The old wooden bridge creaked beneath his boots as he walked over it, glancing around into the darkness as he took in the shapes of sand dunes and reeds rustling in the rough wind. When he reached the edge of the rough boardwalk he sat down, pulled his boots off, and rolled his cargo pants up above his calves.
Toes dug into cool sand as he stepped off the solid wood. Boots dangling by his side, Jason wandered out across the dunes, wincing against the pain of sharp shells scratching the soles of his feet. Soft, powdery grains became thick, grit, became cool water lapping against his ankles. Jason stopped, and looked out across the horizon with bated breath, his eyebrows furrowed, mouth twisted against the pain.
Pink clouds pooled across the edge of the calm ocean as the sun rose above the frothy waves, as if heralding Aphrodite’s birth. The sky was an orange soda mix of rose petals and hazy gold light that reflected off of the clear water that danced up onto the shore, only to retreat back to the great expanse that lay before him in white foam.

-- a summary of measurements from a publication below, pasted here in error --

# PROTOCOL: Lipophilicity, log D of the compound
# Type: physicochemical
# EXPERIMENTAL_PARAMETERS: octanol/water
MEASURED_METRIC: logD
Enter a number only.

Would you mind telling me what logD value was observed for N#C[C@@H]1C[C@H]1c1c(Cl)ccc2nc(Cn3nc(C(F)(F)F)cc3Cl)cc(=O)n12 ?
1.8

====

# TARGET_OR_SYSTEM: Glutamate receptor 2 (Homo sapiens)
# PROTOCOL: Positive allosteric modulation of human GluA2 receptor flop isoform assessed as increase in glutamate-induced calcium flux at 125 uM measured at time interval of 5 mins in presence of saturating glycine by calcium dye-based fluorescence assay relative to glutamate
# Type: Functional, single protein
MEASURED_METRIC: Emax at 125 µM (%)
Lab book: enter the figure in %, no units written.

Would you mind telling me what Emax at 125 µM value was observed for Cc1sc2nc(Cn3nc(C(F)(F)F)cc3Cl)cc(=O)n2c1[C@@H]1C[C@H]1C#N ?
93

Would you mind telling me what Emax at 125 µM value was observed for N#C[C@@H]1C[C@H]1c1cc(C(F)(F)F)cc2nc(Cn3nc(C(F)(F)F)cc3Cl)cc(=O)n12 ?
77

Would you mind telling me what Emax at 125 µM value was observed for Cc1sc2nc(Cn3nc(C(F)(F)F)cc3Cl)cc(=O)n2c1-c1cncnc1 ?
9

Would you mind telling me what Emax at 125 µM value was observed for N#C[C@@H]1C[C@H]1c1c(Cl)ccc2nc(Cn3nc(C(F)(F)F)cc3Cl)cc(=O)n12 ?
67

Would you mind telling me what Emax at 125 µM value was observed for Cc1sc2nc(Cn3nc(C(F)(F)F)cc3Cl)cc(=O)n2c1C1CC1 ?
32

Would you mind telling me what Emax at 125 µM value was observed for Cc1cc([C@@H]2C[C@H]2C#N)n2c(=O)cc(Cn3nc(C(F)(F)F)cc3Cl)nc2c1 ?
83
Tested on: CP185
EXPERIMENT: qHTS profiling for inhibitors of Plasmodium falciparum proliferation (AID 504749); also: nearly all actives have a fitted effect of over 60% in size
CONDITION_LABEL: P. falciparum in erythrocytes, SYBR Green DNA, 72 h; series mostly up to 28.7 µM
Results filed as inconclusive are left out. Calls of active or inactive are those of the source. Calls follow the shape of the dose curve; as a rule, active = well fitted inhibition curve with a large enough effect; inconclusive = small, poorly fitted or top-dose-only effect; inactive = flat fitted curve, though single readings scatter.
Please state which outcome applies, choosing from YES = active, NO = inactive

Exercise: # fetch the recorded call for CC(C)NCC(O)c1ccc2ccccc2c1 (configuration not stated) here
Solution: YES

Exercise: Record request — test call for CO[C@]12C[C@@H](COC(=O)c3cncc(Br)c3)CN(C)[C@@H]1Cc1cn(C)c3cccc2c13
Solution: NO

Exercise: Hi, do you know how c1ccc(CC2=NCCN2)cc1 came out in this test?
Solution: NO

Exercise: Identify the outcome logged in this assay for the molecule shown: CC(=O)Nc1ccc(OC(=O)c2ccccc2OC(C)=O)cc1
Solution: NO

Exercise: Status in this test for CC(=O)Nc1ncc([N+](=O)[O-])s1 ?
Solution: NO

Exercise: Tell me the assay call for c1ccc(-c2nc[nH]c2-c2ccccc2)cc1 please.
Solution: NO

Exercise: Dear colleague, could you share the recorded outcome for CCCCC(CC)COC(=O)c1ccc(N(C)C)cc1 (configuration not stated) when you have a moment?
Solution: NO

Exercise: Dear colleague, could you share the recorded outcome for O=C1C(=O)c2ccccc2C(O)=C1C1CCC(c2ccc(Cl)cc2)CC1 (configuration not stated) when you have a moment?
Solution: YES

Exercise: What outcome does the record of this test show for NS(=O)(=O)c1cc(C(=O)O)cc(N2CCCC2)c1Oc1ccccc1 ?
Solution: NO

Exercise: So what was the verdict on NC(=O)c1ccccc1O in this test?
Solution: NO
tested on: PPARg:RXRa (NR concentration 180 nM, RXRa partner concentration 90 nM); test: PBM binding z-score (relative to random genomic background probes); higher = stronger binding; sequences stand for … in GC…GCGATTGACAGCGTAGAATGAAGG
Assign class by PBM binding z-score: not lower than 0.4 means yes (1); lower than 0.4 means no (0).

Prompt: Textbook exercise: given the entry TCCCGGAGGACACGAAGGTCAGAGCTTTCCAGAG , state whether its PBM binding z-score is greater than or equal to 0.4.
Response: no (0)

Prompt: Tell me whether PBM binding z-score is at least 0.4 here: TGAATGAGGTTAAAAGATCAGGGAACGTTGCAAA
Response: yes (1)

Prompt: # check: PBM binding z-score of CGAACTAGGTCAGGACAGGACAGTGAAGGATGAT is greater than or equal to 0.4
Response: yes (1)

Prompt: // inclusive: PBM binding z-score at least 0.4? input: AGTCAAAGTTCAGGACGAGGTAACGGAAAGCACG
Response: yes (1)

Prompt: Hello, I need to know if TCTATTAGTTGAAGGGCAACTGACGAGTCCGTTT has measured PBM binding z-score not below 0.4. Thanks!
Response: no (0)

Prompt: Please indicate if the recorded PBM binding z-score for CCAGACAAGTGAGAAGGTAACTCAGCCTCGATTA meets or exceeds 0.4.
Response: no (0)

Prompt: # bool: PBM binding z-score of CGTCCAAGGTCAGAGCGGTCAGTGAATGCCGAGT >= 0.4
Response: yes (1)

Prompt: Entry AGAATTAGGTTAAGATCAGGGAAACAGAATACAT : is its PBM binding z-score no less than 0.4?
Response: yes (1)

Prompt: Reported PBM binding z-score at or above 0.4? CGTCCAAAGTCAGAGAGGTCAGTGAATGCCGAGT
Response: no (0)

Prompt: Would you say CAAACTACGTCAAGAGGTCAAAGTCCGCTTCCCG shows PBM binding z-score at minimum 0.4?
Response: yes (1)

And suddenly, tears were streaming down Jason’s cheeks, the scene in front of him becoming a blurred, bokeh vision of light and fragile, waning hope that beat in his heart like the waves beating against the shoreline. He turned his face up to the sky and allowed the dim stars and constellations to fill his sight with something other than water.
Jason Todd hated the ocean.
The weariness burned in tired Jason’s bones, his lids growing heavy with the sleepless hours over the past week, and so he retreated back from the encroaching tide. He sat down in the sand, not even caring that it would get everywhere, and fought sleep while seconds and minuted ticked by unnoticed. The gentle sound of waves mixed with the occasional cry of a gull fought Jason’s stubbornness until he could stand it no longer. He felt himself sink back into a pillow of soft sand and drift away into nothingness, floating like a buoy on the waves…